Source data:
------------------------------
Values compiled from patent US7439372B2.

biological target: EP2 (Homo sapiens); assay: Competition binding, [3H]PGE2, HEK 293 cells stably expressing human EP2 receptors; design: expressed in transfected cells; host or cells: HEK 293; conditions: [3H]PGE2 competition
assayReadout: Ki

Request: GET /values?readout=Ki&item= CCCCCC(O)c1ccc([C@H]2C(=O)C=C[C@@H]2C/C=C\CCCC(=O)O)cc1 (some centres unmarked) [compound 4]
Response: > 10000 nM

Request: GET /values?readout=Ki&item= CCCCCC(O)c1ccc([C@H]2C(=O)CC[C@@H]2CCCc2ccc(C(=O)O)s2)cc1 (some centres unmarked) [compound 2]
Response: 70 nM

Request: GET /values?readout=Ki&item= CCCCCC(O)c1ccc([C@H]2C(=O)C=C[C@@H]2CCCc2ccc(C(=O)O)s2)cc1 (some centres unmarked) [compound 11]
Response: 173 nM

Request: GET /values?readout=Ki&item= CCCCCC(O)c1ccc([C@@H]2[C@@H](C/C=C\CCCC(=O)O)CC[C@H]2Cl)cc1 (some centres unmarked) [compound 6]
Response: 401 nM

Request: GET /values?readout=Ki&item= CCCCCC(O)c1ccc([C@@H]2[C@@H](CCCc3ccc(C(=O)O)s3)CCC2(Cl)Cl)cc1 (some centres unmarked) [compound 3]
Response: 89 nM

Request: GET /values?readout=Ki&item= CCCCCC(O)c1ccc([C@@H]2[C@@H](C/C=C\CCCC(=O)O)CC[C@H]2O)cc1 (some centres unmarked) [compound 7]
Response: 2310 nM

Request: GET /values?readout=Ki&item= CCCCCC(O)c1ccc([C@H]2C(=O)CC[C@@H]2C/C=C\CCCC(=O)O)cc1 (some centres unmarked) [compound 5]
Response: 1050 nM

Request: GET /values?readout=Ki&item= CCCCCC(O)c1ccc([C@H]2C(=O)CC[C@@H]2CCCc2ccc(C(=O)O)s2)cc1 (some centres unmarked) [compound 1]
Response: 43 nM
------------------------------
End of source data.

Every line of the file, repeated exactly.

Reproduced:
Values compiled from patent US7439372B2.

biological target: EP2 (Homo sapiens); assay: Competition binding, [3H]PGE2, HEK 293 cells stably expressing human EP2 receptors; design: expressed in transfected cells; host or cells: HEK 293; conditions: [3H]PGE2 competition
assayReadout: Ki

Request: GET /values?readout=Ki&item= CCCCCC(O)c1ccc([C@H]2C(=O)C=C[C@@H]2C/C=C\CCCC(=O)O)cc1 (some centres unmarked) [compound 4]
Response: > 10000 nM

Request: GET /values?readout=Ki&item= CCCCCC(O)c1ccc([C@H]2C(=O)CC[C@@H]2CCCc2ccc(C(=O)O)s2)cc1 (some centres unmarked) [compound 2]
Response: 70 nM

Request: GET /values?readout=Ki&item= CCCCCC(O)c1ccc([C@H]2C(=O)C=C[C@@H]2CCCc2ccc(C(=O)O)s2)cc1 (some centres unmarked) [compound 11]
Response: 173 nM

Request: GET /values?readout=Ki&item= CCCCCC(O)c1ccc([C@@H]2[C@@H](C/C=C\CCCC(=O)O)CC[C@H]2Cl)cc1 (some centres unmarked) [compound 6]
Response: 401 nM

Request: GET /values?readout=Ki&item= CCCCCC(O)c1ccc([C@@H]2[C@@H](CCCc3ccc(C(=O)O)s3)CCC2(Cl)Cl)cc1 (some centres unmarked) [compound 3]
Response: 89 nM

Request: GET /values?readout=Ki&item= CCCCCC(O)c1ccc([C@@H]2[C@@H](C/C=C\CCCC(=O)O)CC[C@H]2O)cc1 (some centres unmarked) [compound 7]
Response: 2310 nM

Request: GET /values?readout=Ki&item= CCCCCC(O)c1ccc([C@H]2C(=O)CC[C@@H]2C/C=C\CCCC(=O)O)cc1 (some centres unmarked) [compound 5]
Response: 1050 nM

Request: GET /values?readout=Ki&item= CCCCCC(O)c1ccc([C@H]2C(=O)CC[C@@H]2CCCc2ccc(C(=O)O)s2)cc1 (some centres unmarked) [compound 1]
Response: 43 nM